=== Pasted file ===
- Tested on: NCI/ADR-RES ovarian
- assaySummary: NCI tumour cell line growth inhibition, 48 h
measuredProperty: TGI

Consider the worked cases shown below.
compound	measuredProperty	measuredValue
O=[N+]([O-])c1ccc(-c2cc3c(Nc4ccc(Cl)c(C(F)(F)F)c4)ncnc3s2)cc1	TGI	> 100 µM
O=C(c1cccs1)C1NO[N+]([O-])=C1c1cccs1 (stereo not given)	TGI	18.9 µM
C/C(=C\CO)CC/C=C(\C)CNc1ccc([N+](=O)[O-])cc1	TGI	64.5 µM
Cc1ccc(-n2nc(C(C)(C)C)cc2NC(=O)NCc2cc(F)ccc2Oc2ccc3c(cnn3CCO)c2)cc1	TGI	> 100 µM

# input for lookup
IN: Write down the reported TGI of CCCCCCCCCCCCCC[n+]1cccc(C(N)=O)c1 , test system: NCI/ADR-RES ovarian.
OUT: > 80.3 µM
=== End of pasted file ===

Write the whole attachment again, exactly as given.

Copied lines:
- Tested on: NCI/ADR-RES ovarian
- assaySummary: NCI tumour cell line growth inhibition, 48 h
measuredProperty: TGI

Consider the worked cases shown below.
compound	measuredProperty	measuredValue
O=[N+]([O-])c1ccc(-c2cc3c(Nc4ccc(Cl)c(C(F)(F)F)c4)ncnc3s2)cc1	TGI	> 100 µM
O=C(c1cccs1)C1NO[N+]([O-])=C1c1cccs1 (stereo not given)	TGI	18.9 µM
C/C(=C\CO)CC/C=C(\C)CNc1ccc([N+](=O)[O-])cc1	TGI	64.5 µM
Cc1ccc(-n2nc(C(C)(C)C)cc2NC(=O)NCc2cc(F)ccc2Oc2ccc3c(cnn3CCO)c2)cc1	TGI	> 100 µM

# input for lookup
IN: Write down the reported TGI of CCCCCCCCCCCCCC[n+]1cccc(C(N)=O)c1 , test system: NCI/ADR-RES ovarian.
OUT: > 80.3 µM